Next we want to create an instance of your web/MVC project’s main class, which is some class – in global.asax.cs – derived from HttpApplication, so we also need a method on AppHost which does this:

private HttpApplication _mvcApp;

private void HostMvcApp() where T: HttpApplication
{
    //usually IIS does this, but we need to serve static files ourselves
    HttpApplication.RegisterModule(typeof(StaticFileHandlerModule));

    _mvcApp = Activator.CreateInstance();
}

This will bootstrap your MVC application and call into it’s Application_Start method where you can register routes, areas, bundles, etc as usual.

Since the ASP.NET pipeline does not serve static files, we need to do this ourselves. I do this here by registering a StaticFileHandlerModule, which we’ll implement in a future post.

So now we have hosted the MVC application and set up a HTTP listener. The only thing that’s left is to connect these two together so the ASP.NET pipeline will handle these requests, an undertaking which turns out to be more complex than it sounds.

The way in which requests should be handed to the HttpRuntime is through a call to the static ProcessRequest method:

public static void ProcessRequest(HttpWorkerRequest wr)

The problem is: HttpWorkerRequest is abstract and has over 70 methods that should be implemented to be able to pass every possible request to the ASP.NET pipeline (the HttpRuntime will call into those methods to find details about the request).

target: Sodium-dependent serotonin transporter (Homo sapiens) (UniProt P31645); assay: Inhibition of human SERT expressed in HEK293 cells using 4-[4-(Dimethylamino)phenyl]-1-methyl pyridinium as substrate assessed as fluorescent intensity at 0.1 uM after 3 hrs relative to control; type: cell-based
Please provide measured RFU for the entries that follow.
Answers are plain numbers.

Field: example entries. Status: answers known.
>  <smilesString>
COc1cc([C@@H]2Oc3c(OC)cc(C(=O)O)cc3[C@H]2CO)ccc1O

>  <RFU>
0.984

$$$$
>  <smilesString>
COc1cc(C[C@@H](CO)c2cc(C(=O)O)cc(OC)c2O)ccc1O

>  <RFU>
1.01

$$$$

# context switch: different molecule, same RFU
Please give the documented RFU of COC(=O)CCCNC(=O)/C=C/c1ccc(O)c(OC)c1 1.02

So whatever host calls into the HttpRuntime will have to provide its own implementation of HttpWorkerRequest for wrapping its http requests.

We can check those who did by searching derived types:

httpworkerrequest

All except the SimpleWorkerRequest are IIS specific implementations, which tightly integrate with the proprietary and native code IIS engine. The SimpleWorkerRequest itself is an implementation which when used to wrap HTTP requests allows you to send simple requests into the ASP.NET pipeline. However, that’s about it: the concept of streams, certificates (security), completely misses, so it’s not much more than a proof of concept: it won’t enable you to unleash the full power of the ASP.NET engine.

So we’re out of luck, we have to make our own implementation. An (incomplete) example can be found in an old msdn magazine.

Wrapping the request and sending it into the pipeline then looks like this:

private void ProcessRequest(HttpListenerContext context)
{
   _log.DebugFormat("Processing request");
   var wr = new HttpListenerWorkerRequest(context, VPath, PPath);
   HttpContext.Current = new HttpContext(wr);

   HttpRuntime.ProcessRequest(wr);
   _log.DebugFormat("Finished processing request");
}

But it fails at runtime…

It turns out we run into another problem: since the request is received in the default AppDomain, and processed in the ASP.NET AppDomain, we have to pass either the HttpListenerContext – like we did above – or our implementation of the HttpWorkerRequest between AppDomains. No matter how you do this (MarshalByRefObject, WCF), it requires serialization. And guess what ? None of these is easily serializable, for one because they contain the request and response streams…

At this point I decided it would save me a lot of work if I moved the Listener we created into the ASP.NET AppDomain as well, and do away with the serialization mess.

So ultimately, I ended up with a factory method which:

  1. creates a new appdomain and hosts my implementation of HttpApplication
  2. sets up a HttpListener in this new AppDomain
  3. wraps the HttpListenerContext in a custom implementation of HttpWorkerRequest
  4. sends it into the HttpRuntime

And finally…it works…I managed to have a fully functioning MVC application hosted in-process with my main application.

There are some loose ends to tie up though, like serving static files. I may touch on that in a follow up, but if you want to try it yourself, try the hostasp NuGet package incorporating these concepts right now.

UPDATE: or try the source code

One Comment